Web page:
Pravastatin and cognitive function in the elderly. Results of the PROSPER study

S. Trompet, P. van Vliet, A.J. de Craen, J. Jolles, B.M. Buckley, E.H. Gronenschild, M.B. Murphy, I. Ford, P.W. Macfarlane, N. Sattar, C.J. Packard, D.J. Stott, J. Shepherd, E.L. Bollen, G.J. Blauw, J.W. Jukema, R.G. Westendorp

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Observational studies have given conflicting results about the effect of statins in preventing dementia and cognitive decline. Moreover, observational studies are subject to prescription bias, making it hard to draw definite conclusions from them. Randomized controlled trials are therefore the preferred study design to investigate the association between statins and cognition. Here we present detailed cognitive outcomes from the randomized placebo-controlled PROspective Study of Pravastatin in the Elderly at Risk (PROSPER). Cognitive function was assessed repeatedly in all 5,804 PROSPER participants at six different time points during the study using four neuropsychological performance tests. After a mean follow-up period of 42 months, no difference in cognitive decline at any of the cognitive domains was found in subjects treated with pravastatin compared to placebo (all p > 0.05). Pravastatin treatment in old age did not affect cognitive decline during a 3 year follow-up period. Employing statin therapy in the elderly in an attempt to prevent cognitive decline therefore seems to be futile. © 2009 Springer-Verlag.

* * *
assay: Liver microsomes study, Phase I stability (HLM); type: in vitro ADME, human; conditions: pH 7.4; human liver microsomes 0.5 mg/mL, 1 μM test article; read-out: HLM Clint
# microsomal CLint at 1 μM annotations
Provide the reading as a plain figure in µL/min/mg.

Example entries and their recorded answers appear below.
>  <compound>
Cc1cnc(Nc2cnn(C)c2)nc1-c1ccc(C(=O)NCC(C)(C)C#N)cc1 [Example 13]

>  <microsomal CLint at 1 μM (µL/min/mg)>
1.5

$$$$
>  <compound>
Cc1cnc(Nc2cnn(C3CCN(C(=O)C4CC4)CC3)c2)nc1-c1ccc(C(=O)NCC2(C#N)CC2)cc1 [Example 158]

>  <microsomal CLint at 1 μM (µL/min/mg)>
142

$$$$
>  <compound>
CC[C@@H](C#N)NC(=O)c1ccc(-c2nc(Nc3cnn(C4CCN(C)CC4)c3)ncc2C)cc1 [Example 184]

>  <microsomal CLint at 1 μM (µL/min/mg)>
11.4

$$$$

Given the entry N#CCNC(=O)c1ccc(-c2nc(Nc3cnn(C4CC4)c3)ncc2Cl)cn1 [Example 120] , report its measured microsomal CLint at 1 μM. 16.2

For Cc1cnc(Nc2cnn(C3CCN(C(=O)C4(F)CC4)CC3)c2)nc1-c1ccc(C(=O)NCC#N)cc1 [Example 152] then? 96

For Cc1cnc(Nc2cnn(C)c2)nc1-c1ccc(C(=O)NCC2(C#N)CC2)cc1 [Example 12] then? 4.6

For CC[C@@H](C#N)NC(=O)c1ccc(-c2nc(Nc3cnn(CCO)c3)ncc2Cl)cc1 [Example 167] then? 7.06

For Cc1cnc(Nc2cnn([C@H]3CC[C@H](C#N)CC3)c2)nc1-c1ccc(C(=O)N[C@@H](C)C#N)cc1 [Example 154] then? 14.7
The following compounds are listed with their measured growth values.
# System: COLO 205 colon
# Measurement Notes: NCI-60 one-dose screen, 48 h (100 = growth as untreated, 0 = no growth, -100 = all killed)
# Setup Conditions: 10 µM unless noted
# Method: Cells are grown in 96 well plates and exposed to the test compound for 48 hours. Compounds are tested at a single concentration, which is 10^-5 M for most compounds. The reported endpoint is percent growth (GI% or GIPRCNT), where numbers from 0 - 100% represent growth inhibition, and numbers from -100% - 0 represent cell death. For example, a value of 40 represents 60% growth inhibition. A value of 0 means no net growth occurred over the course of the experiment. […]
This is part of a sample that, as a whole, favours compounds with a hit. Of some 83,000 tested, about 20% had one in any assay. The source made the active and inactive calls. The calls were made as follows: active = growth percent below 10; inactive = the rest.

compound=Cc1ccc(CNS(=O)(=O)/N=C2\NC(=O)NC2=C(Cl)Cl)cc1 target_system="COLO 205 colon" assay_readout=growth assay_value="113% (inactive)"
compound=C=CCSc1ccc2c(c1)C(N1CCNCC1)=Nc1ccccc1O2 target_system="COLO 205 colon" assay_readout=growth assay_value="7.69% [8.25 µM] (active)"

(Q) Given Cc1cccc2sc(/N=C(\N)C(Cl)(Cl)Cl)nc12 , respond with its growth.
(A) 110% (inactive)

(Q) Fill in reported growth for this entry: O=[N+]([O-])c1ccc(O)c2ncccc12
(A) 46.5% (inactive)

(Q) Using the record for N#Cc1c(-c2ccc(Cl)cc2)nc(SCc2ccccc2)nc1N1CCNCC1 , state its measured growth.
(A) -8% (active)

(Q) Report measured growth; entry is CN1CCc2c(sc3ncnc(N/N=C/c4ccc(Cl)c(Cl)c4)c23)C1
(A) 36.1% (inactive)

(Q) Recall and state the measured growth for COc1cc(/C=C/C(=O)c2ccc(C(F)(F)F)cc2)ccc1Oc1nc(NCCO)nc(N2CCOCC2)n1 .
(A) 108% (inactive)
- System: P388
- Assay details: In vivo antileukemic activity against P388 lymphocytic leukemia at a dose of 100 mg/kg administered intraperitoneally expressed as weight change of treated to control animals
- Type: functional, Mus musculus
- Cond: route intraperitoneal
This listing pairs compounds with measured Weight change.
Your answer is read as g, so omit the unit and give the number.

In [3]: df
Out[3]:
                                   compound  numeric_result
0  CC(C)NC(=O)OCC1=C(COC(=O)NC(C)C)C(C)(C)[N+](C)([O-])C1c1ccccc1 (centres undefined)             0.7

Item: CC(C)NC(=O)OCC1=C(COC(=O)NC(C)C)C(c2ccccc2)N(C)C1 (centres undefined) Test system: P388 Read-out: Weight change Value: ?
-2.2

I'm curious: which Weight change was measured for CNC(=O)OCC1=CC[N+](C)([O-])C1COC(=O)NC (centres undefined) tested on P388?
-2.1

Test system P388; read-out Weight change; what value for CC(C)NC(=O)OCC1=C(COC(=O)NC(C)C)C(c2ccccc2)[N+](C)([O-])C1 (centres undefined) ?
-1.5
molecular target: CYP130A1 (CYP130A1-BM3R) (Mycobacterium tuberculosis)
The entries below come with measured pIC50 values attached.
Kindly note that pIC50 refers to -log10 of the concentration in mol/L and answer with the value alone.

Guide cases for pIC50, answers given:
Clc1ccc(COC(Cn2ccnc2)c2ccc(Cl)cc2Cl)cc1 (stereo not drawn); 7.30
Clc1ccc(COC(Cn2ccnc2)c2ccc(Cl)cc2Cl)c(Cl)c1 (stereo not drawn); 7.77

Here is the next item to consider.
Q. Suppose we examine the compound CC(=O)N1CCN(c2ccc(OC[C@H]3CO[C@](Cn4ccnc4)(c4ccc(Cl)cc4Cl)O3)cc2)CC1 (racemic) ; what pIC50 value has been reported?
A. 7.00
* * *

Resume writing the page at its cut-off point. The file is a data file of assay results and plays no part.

Original languageEnglish
Pages (from-to)85-90
Number of pages6
JournalJournal of Neurology
Issue number1
Publication statusPublished - 2009


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